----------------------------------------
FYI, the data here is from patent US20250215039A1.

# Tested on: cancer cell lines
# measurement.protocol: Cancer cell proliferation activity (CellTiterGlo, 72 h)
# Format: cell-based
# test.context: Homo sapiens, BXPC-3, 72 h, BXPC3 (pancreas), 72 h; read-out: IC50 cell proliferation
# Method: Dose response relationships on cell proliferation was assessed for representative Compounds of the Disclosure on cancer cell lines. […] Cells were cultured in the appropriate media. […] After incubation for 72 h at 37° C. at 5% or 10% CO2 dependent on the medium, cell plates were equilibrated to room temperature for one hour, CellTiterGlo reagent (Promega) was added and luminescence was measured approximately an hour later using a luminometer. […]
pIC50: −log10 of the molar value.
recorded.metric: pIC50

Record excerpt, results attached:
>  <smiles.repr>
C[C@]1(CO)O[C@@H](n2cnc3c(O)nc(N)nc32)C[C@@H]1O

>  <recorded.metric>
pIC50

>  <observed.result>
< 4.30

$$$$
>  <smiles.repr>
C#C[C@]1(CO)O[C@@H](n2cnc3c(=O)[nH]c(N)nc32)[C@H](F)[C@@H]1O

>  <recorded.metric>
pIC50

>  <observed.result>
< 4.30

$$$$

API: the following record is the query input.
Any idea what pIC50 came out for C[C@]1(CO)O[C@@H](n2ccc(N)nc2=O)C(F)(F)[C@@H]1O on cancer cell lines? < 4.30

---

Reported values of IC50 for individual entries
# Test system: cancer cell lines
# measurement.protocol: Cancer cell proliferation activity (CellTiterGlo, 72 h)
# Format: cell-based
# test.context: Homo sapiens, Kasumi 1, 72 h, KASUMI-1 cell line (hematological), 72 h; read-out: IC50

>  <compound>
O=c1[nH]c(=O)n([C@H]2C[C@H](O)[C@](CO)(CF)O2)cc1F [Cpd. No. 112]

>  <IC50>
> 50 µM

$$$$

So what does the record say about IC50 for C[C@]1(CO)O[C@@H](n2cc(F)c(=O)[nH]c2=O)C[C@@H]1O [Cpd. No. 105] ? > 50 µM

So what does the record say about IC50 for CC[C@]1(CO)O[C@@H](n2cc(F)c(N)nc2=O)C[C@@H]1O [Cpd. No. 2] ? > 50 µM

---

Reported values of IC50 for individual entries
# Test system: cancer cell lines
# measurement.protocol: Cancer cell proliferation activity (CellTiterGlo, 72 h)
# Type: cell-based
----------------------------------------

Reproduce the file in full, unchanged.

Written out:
FYI, the data here is from patent US20250215039A1.

# Tested on: cancer cell lines
# measurement.protocol: Cancer cell proliferation activity (CellTiterGlo, 72 h)
# Format: cell-based
# test.context: Homo sapiens, BXPC-3, 72 h, BXPC3 (pancreas), 72 h; read-out: IC50 cell proliferation
# Method: Dose response relationships on cell proliferation was assessed for representative Compounds of the Disclosure on cancer cell lines. […] Cells were cultured in the appropriate media. […] After incubation for 72 h at 37° C. at 5% or 10% CO2 dependent on the medium, cell plates were equilibrated to room temperature for one hour, CellTiterGlo reagent (Promega) was added and luminescence was measured approximately an hour later using a luminometer. […]
pIC50: −log10 of the molar value.
recorded.metric: pIC50

Record excerpt, results attached:
>  <smiles.repr>
C[C@]1(CO)O[C@@H](n2cnc3c(O)nc(N)nc32)C[C@@H]1O

>  <recorded.metric>
pIC50

>  <observed.result>
< 4.30

$$$$
>  <smiles.repr>
C#C[C@]1(CO)O[C@@H](n2cnc3c(=O)[nH]c(N)nc32)[C@H](F)[C@@H]1O

>  <recorded.metric>
pIC50

>  <observed.result>
< 4.30

$$$$

API: the following record is the query input.
Any idea what pIC50 came out for C[C@]1(CO)O[C@@H](n2ccc(N)nc2=O)C(F)(F)[C@@H]1O on cancer cell lines? < 4.30

---

Reported values of IC50 for individual entries
# Test system: cancer cell lines
# measurement.protocol: Cancer cell proliferation activity (CellTiterGlo, 72 h)
# Format: cell-based
# test.context: Homo sapiens, Kasumi 1, 72 h, KASUMI-1 cell line (hematological), 72 h; read-out: IC50

>  <compound>
O=c1[nH]c(=O)n([C@H]2C[C@H](O)[C@](CO)(CF)O2)cc1F [Cpd. No. 112]

>  <IC50>
> 50 µM

$$$$

So what does the record say about IC50 for C[C@]1(CO)O[C@@H](n2cc(F)c(=O)[nH]c2=O)C[C@@H]1O [Cpd. No. 105] ? > 50 µM

So what does the record say about IC50 for CC[C@]1(CO)O[C@@H](n2cc(F)c(N)nc2=O)C[C@@H]1O [Cpd. No. 2] ? > 50 µM

---

Reported values of IC50 for individual entries
# Test system: cancer cell lines
# measurement.protocol: Cancer cell proliferation activity (CellTiterGlo, 72 h)
# Type: cell-based